By Topic

Temperature measurement and metallurgical study of cathodes in DC arcs

Sign In

Cookies must be enabled to login.After enabling cookies , please use refresh or reload or ctrl+f5 on the browser for the login options.

Formats Non-Member Member
$33 $13
Learn how you can qualify for the best price for this item!
Become an IEEE Member or Subscribe to
IEEE Xplore for exclusive pricing!
close button

puzzle piece

IEEE membership options for an individual and IEEE Xplore subscriptions for an organization offer the most affordable access to essential journal articles, conference papers, standards, eBooks, and eLearning courses.

Learn more about:

IEEE membership

IEEE Xplore subscriptions

3 Author(s)
Xin Zhou ; Dept. of Mech. Eng., Minnesota Univ., Minneapolis, MN, USA ; Bingjun Ding ; J. V. R. Heberlein

Arc-cathode erosion has been studied fur pure tungsten and 2% thoriated tungsten cathodes. Measurements of cathode temperature distributions with high spatial resolution have been carried out using an optical multichannel analyzer (OMA)/spectrometer system. The cathode spot behavior has been observed with a tele-microscope and a high speed vision system simultaneously with the temperature measurement. Cathodes have been examined by scanning electron microscope (SEM) and energy dispersive x-ray spectrometer (EDX) after arcing. The results show that the initial cathode shape has no effect on cathode erosion for tungsten cathodes because the major erosion mechanism of tungsten cathodes is the ejection of molten cathode material. For 2% thoriated tungsten cathodes, the cathode geometry has little effect on the cathode tip temperature but plays an important role in the erosion. The thorium is depleted from the cathode spot due to fast evaporation, which increases the work function of the cathode. Deposition of thorium and tungsten crystals at the cathode surface outside of the cathode spot occurs. The conclusions with respect to cathode design are that steep temperature gradients resulting from overcooling should be avoided, and that an optimization of the thermionic emitter needs to take into account both a low work function and an appropriate diffusion rate in the metal matrix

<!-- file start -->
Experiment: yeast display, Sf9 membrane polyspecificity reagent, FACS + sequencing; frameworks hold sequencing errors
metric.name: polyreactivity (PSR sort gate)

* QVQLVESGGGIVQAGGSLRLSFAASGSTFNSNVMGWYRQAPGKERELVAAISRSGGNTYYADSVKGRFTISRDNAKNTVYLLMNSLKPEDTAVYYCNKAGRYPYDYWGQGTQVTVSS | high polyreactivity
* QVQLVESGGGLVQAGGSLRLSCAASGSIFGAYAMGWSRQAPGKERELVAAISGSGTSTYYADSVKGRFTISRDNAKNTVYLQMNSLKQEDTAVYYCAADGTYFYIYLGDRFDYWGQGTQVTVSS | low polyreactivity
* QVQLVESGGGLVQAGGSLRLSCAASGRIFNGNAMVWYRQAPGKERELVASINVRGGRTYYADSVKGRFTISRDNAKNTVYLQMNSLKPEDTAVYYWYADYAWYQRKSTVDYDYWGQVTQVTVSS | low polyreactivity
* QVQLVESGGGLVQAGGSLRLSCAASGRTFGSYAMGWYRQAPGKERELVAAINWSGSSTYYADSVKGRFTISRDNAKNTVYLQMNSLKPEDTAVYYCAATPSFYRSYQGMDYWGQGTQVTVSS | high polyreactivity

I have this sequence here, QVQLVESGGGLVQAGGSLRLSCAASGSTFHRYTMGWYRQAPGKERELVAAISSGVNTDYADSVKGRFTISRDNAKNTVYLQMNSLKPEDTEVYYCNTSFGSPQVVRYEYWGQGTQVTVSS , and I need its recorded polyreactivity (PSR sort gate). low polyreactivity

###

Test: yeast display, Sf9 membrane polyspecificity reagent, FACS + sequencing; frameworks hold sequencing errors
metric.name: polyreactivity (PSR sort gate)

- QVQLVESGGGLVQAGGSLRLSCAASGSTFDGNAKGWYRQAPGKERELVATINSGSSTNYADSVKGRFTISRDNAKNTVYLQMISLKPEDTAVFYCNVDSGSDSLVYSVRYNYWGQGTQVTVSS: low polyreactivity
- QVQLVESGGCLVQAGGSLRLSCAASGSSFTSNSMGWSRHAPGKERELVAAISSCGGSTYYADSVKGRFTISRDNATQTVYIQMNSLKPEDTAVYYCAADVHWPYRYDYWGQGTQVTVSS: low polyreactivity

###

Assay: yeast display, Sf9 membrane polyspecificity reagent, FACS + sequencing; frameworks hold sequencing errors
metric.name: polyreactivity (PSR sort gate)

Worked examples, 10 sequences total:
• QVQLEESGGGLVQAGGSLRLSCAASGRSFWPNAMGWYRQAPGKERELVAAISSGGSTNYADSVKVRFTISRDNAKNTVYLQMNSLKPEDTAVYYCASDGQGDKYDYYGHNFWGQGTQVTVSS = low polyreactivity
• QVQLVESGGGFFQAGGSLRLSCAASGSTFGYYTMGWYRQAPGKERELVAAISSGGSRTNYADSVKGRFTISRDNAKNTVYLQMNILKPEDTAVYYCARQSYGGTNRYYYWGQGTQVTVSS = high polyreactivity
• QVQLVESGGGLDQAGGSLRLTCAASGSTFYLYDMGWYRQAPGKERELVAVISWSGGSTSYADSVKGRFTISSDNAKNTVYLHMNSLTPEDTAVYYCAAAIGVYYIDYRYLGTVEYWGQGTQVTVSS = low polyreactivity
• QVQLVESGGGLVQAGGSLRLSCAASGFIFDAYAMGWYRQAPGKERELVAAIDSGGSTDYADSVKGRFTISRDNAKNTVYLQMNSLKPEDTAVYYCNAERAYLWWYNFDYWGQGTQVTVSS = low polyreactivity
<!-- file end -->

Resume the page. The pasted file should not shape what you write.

Published in:

IEEE Transactions on Components, Packaging, and Manufacturing Technology: Part A  (Volume:19 ,  Issue: 3 )